At the time of this study, only one pharmacy in the state of Alabama was enrolled as a VFC provider and other pharmacies were not eligible for VFC enrollment [33]. However, we received approval for the study from the Immunization Division of the Alabama Department of Public Health (ADPH), including authorization to assist our pharmacy partner with enrolling as a VFC provider. We assisted the pharmacy in all aspects of the VFC enrollment process including: obtaining a physician standing order for HPV vaccination, scheduling training for Alabama’s state immunization registry (Immunization Division Patient Resources with Integrated Technology—ImmPRINT), completion of the extensive VFC provider application, coordination with ADPH, and—after receiving approval—ordering vaccines for VFC administration. We also worked with Alabama Medicaid to ensure that a pharmacy VFC provider would receive appropriate Medicaid reimbursement fees associated with VFC vaccination.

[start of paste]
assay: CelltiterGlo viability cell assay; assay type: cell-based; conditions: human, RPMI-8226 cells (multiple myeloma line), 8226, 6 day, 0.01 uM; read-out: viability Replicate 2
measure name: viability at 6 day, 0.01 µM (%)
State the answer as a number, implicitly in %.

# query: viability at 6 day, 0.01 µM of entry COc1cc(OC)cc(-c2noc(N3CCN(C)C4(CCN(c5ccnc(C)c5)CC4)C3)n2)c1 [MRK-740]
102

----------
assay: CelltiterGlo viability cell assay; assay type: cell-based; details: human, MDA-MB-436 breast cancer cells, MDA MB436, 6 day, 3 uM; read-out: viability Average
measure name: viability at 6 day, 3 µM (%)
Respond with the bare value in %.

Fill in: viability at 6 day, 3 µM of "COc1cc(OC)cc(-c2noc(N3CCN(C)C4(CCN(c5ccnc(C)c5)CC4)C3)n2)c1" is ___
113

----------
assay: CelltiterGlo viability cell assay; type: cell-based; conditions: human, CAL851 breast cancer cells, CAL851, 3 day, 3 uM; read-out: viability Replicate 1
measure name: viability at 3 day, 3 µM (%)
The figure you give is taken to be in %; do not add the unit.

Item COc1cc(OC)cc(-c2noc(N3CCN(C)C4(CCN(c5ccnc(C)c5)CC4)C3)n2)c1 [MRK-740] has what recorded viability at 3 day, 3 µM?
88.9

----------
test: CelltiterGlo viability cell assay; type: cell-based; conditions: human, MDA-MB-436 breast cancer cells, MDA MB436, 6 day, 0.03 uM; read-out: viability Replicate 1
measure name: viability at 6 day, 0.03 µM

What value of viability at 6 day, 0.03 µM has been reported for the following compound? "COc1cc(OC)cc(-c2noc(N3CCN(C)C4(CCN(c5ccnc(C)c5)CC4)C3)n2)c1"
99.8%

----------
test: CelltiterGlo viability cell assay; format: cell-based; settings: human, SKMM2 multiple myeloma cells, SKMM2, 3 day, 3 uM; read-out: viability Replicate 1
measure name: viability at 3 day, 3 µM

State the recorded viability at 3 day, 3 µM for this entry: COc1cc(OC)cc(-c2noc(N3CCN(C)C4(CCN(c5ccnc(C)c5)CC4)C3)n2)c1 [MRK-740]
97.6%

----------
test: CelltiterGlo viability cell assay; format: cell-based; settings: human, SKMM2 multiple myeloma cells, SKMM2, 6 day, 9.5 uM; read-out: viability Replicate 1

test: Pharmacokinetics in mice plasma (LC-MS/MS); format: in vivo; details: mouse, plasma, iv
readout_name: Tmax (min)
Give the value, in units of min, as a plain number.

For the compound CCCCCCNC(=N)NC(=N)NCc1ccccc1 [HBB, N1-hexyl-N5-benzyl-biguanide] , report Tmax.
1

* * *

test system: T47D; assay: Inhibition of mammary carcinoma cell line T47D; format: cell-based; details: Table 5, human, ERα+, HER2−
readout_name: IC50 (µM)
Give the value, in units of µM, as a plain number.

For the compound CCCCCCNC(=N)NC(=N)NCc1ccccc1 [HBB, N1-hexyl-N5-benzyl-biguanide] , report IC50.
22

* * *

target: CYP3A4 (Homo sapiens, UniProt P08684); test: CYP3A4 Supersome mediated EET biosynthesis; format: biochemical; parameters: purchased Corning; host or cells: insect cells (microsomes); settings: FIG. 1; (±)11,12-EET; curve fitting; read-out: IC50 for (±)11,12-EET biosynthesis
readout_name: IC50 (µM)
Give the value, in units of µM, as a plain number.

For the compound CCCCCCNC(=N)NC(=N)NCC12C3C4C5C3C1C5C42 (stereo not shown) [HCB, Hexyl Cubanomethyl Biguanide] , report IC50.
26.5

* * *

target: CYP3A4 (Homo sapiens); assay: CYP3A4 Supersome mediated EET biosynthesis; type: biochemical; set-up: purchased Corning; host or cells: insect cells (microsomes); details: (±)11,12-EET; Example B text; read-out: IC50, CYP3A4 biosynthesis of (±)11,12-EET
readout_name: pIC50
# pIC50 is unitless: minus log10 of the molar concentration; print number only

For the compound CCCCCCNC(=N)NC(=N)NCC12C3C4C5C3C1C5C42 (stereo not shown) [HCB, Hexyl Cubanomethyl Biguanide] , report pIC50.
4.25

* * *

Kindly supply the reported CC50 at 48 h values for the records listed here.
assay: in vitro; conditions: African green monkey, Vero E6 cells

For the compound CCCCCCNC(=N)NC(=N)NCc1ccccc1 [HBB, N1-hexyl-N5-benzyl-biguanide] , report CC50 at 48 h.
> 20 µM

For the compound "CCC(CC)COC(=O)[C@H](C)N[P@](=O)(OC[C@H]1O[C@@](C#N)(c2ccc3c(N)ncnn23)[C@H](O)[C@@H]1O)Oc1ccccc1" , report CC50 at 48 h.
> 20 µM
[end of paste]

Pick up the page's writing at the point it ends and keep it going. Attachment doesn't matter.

Another key element of the current study was the development and execution of a health communication campaign targeting parents of adolescents throughout the county to increase knowledge and awareness regarding HPV and HPV vaccination, as well as to promote HPV vaccination. The campaign, its messaging, points of emphasis, and channels of communication were informed by the data collected during the formative research phase and founded in constructs of the Health Belief Model [35]. It included digital and print materials consisting of similar facts and messaging, all developed by the research team. Key elements of this campaign included a large printed mailer sent to all households with an adolescent(s) aged 10–18 in residence, large posters on display locally, informational pamphlets, information cards that were stapled to prescription bags of relevant individuals, a social media strategy, and follow-up cards for adolescents who were vaccinated to remind them when to come back for their next dose. These materials were designed to be culturally relevant and targeted to individuals living in Clarke County by emphasizing facts and statistics specific to the population. Prior to start of the 2019 academic school year, we held a community back to school vaccine clinic and block party at the pharmacy. At this event, in addition to games and prizes, we distributed school supplies, educational information regarding HPV and HPV vaccination, and vaccines were offered.